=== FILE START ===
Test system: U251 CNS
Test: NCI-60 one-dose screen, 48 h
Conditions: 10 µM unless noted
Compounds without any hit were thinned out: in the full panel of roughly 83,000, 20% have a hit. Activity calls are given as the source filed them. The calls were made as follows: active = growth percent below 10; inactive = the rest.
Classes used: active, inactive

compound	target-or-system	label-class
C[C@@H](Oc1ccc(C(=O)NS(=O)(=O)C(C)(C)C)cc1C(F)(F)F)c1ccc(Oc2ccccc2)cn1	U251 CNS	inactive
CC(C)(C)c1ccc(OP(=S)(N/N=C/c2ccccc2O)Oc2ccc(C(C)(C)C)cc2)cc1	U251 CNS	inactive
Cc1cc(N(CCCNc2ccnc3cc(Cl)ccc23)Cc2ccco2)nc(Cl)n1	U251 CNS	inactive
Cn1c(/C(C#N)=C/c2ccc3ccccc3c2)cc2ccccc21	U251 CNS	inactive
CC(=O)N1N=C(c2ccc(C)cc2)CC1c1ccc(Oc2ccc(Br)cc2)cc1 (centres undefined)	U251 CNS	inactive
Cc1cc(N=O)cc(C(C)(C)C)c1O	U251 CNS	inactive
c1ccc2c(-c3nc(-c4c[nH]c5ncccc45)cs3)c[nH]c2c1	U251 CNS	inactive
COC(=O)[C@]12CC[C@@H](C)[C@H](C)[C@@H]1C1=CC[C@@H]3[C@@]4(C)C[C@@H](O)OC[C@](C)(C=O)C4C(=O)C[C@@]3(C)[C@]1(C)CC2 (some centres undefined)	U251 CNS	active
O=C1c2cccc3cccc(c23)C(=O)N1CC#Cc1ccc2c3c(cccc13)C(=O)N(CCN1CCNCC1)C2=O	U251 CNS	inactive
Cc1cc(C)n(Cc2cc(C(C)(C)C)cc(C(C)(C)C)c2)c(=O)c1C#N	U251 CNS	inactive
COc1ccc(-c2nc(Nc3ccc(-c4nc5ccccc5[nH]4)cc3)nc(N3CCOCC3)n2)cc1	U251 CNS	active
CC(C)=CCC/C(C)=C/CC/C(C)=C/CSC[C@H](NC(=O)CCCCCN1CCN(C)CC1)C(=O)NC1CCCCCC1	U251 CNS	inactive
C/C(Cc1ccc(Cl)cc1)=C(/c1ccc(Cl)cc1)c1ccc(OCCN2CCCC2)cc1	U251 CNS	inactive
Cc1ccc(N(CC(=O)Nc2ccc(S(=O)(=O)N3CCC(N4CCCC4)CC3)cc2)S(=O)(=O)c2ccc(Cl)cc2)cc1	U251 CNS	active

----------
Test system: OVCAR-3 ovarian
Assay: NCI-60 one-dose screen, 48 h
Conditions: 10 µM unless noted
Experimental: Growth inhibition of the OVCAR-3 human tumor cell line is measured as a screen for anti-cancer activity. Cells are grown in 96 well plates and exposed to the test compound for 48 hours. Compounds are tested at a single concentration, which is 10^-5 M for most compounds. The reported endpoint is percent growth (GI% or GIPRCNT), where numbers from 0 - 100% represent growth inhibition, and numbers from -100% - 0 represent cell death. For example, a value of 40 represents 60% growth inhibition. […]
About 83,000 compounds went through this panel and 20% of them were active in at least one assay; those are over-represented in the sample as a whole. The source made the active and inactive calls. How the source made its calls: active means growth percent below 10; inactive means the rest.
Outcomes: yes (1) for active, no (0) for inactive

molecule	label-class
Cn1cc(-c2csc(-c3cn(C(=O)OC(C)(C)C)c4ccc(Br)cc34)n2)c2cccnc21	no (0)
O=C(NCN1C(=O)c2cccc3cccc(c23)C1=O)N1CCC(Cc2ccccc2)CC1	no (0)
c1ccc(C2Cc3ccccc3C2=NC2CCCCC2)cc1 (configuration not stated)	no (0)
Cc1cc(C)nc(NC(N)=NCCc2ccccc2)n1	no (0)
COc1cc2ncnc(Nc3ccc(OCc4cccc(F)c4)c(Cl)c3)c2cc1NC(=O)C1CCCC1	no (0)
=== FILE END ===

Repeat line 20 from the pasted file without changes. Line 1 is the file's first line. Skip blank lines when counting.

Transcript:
Cc1ccc(N(CC(=O)Nc2ccc(S(=O)(=O)N3CCC(N4CCCC4)CC3)cc2)S(=O)(=O)c2ccc(Cl)cc2)cc1	U251 CNS	active